new books

Award-Winning Writer Portrays a Moving Family Saga in ‘Someone to Watch Over’

William Schreiber

William Schreiber earned the 2019 Rising Star Award from the Women’s Fiction Writers Association for his novel, Someone to Watch Over. The book was adapted from his original screenplay, which has won or been nominated for many competition awards, including the Academy of Motion Picture Arts and Sciences’ prestigious Nicholl Fellowship in Screenwriting, as well as numerous Best Screenplay awards at film festivals throughout the country.

New Novel Navigates a Grim Personal Journey and Unraveling World

Eric Michael Bovim

My goal was to try not to think. When I was away, I was a good enough father through texts. I would wait to hit send once the wheels left the tarmac. I don’t know why I would procrastinate until a single column of cell signal remained. By the end of the year, though, I was taking seven pills a day just to freeze the frame of my decline. Grief can bleed you into white nothing. Colin soon became symptomatic.

‘1984’ Redux: New Dystopian Thriller Explores the Politics of Science and Religion

Robert Mercer-Nairne

In his new book, Multiverse, Robert Mercer-Nairne transports us to a dystopian 2024, where the U.S. government is failing its citizens and the economy has collapsed. Each of the three political parties believes it has the solution: The dominant Rationalists look to science for answers; the Moralists and their leader President Dukes believe citizens have strayed too far from God and should use religion as their compass; while the Nationalists and their leader Milo Meadows III use drastic measures to gain power in Washington.

New Surfing Sci-Fi Book Promotes Marine Biology, Ocean Conservation

Brian Tissot

Later, she learned he was born into a family of movie stars and media darlings, and his entire life had revolved around fame and fortune. His parents raised him in the social media world, with every achievement, or failure, being broadcast to the galaxy. Although they loved him, they simply didn’t have time for Milo in their busy schedules, as they so publicly claimed in each broadcast, so he was raised by nannies and assistants and guarded by Moshe. Now, he lived and died through the adoration of his fans on the holoscreen.

Robert Stone Confronts the ‘Random Promiscuity of Events’ in New Book

Lee Polevoi

Drugs and alcohol played an active part throughout Stone’s work. This reflected his own experiences with intoxicants of one sort or another. It also found expression in the idea that mind-bending drugs and distorted perception might lead to a higher truth or to abject tragedy. “It’s a mess when everybody’s high,” he writes in “A Higher Horror of the Whiteness.” “I liked it better when the weirdest thing around was me.”

 

Earth Day: Dinner With America

Rick Bass

We might talk about what makes a great American. Great ones we’ve known. Teachers would be thick among them, and older people of integrity we’ve been lucky to know. My grandfather. My parents. Artists are my heroes, too. I’d talk about Berger, and Merwin’s poem “Thanks.” We’d stay up late. I’d plug in the porch lights.The pie would be pretty great. And after we caught up on her last ten thousand years — Say what you want about global warming, she’d laugh, but I was pretty excited at first, when that last ice sheet started to go away — she might ask what I’ve been up to.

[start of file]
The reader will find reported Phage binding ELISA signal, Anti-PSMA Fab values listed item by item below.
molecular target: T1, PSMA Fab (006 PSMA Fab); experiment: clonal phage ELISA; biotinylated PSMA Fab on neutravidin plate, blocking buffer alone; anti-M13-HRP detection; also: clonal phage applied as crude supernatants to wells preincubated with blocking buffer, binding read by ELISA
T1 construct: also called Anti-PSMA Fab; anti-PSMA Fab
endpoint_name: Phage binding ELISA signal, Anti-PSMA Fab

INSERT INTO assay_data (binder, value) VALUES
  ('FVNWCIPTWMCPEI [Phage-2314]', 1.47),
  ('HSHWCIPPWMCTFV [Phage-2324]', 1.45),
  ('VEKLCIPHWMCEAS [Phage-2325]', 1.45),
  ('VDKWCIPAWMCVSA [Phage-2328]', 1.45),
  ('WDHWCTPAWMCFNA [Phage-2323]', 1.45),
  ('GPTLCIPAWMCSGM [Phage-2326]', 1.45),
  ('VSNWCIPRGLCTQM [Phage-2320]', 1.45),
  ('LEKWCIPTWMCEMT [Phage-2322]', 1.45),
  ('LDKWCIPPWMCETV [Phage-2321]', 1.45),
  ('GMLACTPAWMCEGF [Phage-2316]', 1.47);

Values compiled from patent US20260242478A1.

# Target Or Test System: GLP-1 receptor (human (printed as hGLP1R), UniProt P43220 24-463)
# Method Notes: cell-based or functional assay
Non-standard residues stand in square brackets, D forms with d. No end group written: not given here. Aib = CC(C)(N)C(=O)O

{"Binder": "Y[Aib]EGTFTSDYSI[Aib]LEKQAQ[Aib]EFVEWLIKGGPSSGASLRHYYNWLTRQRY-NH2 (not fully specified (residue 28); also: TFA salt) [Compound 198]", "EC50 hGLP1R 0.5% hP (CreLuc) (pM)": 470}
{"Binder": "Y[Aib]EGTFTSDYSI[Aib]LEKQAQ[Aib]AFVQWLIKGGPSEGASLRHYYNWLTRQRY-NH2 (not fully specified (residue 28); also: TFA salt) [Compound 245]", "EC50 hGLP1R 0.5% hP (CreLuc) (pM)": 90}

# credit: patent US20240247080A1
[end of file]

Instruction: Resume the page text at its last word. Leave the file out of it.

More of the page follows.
How Huxley and Orwell Predicted Our Future (and Present)

Jerry Sander

Here’s what, I believe, neither Huxley, nor Orwell, nor any of us saw coming: It’s not a matter of government using technology to enslave the people. It is a matter of technology using the government to harness people’s loyalties, monies, and energies. It is about the creation of a vast, quiet sea of smiling economic slaves. Technology has proven itself more of a powerfully uniting force than government. The Trump/Never Trump divide is real and is full of unforgivable (and unforgiven) vitriol that promises to last into the next decade.

Desperately Seeking Sasquatch in John Zada’s ‘Valleys of the Noble Beyond’

Lee Polevoi

John Zada went on multiple journeys to the Great Bear Rainforest in British Columbia for his new book, In the Valleys of the Noble Beyond. In small towns and villages, Zada meets many people who claim to have seen the Sasquatch, “the alleged race of half-man, half-ape giants” on the loose in the wild. Like its distant counterpart, the Yeti, a rumored denizen of the Himalayans, the Sasquatch, aka Bigfoot, has purportedly left behind footprints and engaged in random encounters with hunters, fishermen, and members of the Kitasoo, Heiltsuk, and other First Nation peoples.

 

Greed, Piracy, and Murder at Sea in Ian Urbina’s ‘Outlaw Ocean’

Lee Polevoi

The scope of reporting in The Outlaw Ocean is remarkable. Urbina covers a wide swath of oceangoing banditry and mayhem, and delivers his findings in clear, transparent prose that brings this sordid activity to life. Often the conditions in which he’s present are serious, if not potentially life-threatening. On a Ghanaian port police boat, for example, “the waves swelled to fifteen feet high, and I sensed that the men, not without reason, were getting scared.”

Reliving the Old West in Téa Obreht’s ‘Inland’

Lee Polevoi

In a second narrative strand, a Turkish refugee and outlaw named Lurie Mattie finds his fortunes inextricably linked with the U.S. Camel Corps, a little-known (and real) adjunct of the military around the time of the Civil War. Throughout his part of the story, spanning some 40 years, Lurie addresses his dromedary pack animal, Burke, as they make their way across the Wild West. Lurie, too, speaks with the ghost of a fellow renegade. Inland is saturated with the realm of the occult and more than a hint of magical realism.

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